Courtesy of the Jersey City Free Public Library

Suspect Identified: Bruno Richard Hauptmann

Over the two-and-a-half years since the kidnapping, many people had given descriptions to the police of the person they encountered passing ransom money. The police produced a composite sketch based on those descriptions as well as descriptions made of Cemetery John by Dr. John Condon. Closely resembling the Cemetery John sketch, Bruno Richard Hauptmann (below) was 35 years old at the time of his arrest.

Standing five feet nine inches tall, he was of medium build and weighed 180 pounds. He had chestnut-colored hair, blue eyes, and a fair complexion. He was athletic and enjoyed playing soccer.

Courtesy of the New Jersey State Police Museum.

The Witness

The authorities wanted Richard Hauptmann extradited to New Jersey, where he could be indicted for the murder of the Lindbergh baby. To do this, they needed a witness to link Hauptmann to the scene of the crime.

Amandus Hochmuth (below) was a near-blind octogenarian who lived on the outskirts of town. He claimed he was on his porch on March 1, 1932, when he saw Hauptmann, driving a dark sedan with a ladder in it, turn the corner near his house and nearly go into a ditch. The police showed Hochmuth photographs of Hauptmann and then asked him to identify him in his jail cell, which he did successfully.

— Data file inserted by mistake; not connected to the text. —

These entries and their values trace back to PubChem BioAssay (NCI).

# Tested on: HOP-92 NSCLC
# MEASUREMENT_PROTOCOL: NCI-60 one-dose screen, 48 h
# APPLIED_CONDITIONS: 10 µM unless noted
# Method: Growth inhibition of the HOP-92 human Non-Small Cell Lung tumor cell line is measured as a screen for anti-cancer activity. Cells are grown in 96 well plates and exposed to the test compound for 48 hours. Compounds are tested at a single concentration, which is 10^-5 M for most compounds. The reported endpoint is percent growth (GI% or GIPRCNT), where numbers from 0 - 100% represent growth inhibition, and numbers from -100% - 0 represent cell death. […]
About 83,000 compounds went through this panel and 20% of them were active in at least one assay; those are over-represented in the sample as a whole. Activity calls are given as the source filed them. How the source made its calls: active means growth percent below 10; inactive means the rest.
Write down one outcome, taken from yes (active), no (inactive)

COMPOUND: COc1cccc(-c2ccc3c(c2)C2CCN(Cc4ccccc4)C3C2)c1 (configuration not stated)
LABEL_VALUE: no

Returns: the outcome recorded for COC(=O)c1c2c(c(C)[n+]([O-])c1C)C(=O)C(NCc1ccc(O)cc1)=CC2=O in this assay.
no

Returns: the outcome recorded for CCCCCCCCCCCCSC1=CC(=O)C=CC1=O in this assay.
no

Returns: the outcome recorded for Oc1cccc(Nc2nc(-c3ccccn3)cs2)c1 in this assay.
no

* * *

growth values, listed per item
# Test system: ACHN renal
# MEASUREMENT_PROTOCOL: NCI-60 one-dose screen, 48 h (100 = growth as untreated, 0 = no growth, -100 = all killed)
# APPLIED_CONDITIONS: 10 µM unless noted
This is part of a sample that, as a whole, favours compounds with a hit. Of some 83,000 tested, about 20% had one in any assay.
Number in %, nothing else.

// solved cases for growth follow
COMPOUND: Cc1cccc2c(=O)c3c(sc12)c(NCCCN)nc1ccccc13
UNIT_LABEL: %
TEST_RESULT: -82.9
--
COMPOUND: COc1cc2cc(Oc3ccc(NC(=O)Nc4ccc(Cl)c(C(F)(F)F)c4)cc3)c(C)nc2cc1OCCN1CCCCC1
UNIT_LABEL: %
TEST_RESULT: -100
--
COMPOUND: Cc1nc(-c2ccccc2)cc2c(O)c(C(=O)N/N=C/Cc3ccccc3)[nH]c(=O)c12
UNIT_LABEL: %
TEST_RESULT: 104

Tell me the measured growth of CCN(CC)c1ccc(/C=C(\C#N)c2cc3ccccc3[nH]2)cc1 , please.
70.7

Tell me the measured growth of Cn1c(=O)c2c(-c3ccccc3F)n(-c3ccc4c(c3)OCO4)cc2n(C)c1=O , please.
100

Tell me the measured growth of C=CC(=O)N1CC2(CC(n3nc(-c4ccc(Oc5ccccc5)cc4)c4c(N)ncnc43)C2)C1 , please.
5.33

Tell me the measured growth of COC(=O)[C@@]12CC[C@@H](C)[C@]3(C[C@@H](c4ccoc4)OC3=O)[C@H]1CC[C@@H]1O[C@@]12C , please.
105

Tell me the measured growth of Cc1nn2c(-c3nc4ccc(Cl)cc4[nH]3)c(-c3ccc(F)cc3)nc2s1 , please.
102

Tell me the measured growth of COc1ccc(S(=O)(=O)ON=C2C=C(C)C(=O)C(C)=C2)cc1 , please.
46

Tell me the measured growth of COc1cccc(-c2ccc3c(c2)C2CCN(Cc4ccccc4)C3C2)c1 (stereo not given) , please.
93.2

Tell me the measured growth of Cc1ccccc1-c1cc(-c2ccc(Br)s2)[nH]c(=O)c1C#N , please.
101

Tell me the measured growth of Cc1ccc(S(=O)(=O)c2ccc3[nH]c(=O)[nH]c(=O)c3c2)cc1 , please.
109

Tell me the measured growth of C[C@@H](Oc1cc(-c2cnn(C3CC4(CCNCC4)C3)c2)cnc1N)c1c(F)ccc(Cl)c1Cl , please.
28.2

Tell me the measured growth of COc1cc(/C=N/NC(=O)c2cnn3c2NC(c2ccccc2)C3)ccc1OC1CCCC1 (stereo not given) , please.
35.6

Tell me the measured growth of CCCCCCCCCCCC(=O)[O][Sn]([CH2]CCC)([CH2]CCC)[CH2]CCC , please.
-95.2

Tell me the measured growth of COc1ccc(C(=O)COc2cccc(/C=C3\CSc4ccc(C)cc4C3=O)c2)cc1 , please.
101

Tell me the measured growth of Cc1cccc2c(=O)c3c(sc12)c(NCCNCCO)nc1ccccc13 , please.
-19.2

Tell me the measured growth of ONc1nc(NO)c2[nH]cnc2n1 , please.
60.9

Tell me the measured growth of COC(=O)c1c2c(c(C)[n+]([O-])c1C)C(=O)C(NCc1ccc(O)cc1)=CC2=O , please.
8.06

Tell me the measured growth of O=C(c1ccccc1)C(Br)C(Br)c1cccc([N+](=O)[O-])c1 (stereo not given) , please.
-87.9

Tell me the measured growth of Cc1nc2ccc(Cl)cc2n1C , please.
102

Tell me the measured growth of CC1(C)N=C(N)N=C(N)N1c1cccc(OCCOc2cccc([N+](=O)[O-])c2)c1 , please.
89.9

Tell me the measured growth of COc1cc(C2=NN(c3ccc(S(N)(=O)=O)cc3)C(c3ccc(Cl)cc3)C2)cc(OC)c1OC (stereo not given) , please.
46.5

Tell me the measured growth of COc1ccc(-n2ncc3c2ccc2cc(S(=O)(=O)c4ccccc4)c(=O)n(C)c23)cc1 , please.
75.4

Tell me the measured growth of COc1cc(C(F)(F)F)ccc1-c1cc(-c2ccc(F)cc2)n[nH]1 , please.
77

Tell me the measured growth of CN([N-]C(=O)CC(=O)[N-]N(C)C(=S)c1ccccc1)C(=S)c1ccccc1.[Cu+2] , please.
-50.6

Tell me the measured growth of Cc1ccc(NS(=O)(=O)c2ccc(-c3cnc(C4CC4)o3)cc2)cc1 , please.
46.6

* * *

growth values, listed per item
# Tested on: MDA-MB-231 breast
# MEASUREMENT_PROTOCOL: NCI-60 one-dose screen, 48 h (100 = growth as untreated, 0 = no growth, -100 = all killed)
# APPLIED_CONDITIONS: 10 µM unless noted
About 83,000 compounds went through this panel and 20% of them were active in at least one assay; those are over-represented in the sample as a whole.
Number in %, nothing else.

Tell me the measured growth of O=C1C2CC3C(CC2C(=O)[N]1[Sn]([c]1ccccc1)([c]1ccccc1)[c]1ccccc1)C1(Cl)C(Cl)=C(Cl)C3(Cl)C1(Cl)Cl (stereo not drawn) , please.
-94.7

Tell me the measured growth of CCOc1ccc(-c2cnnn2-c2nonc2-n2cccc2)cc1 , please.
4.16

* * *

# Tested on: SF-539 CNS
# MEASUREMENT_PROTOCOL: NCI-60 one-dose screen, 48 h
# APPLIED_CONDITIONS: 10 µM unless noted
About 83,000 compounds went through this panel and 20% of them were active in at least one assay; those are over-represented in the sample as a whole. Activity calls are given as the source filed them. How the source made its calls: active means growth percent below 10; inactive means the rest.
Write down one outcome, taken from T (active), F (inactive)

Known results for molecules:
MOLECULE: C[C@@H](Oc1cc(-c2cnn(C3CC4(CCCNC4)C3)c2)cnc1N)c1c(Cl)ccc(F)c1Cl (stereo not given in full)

Courtesy of the New Jersey State Police Museum

The Evidence

Two key pieces of evidence entered by the prosecution were the Lindbergh baby’s clothes. The Dr. Denton’s sleeping suit had been sent to Dr. John Condon as proof that the kidnappers had the baby. Betty Gow identified the handmade undershirt found on the corpse as the one she made the night of the kidnapping. Here, Robert Peacock, Capt. John Lamb, and Anthony Hauck show the garments to the press.

Courtesy of the New Jersey State Police Museum.

The Trial

During the trial, a young reporter rescued a bedraggled black and white dog from the street and gave her the name Nellie. She became the mascot of the press, and everyone coming to Flemington for the trial wanted to have a picture taken with her.

According to the United Press, Nellie received fan mail of over 20 letters and postcards a day. She was also known nationally as the only dog to have a taproom named for her—Nellie’s Tap Room in the Union Hotel.

There she would visit with her friends, sometimes joining in with a drink of beer! Nellie was even featured on the January 19, 1935, cover of Newsweek magazine, shown assisting a New Jersey state trooper while he stands guard.

Courtesy of James G. Davidson.

Sketch Artists

Although reporters were allowed in the execution chamber, cameras were not. Therefore, sketch artists were employed to draw renditions of Richard Hauptmann’s last moments. This sketch, by a Daily News sketch artist, shows Hauptmann being led to the electric chair by his spiritual advisor, Rev. John Matthiessen of the Trinity Lutheran Church in Trenton, New Jersey.

Courtesy of the New Jersey State Police Museum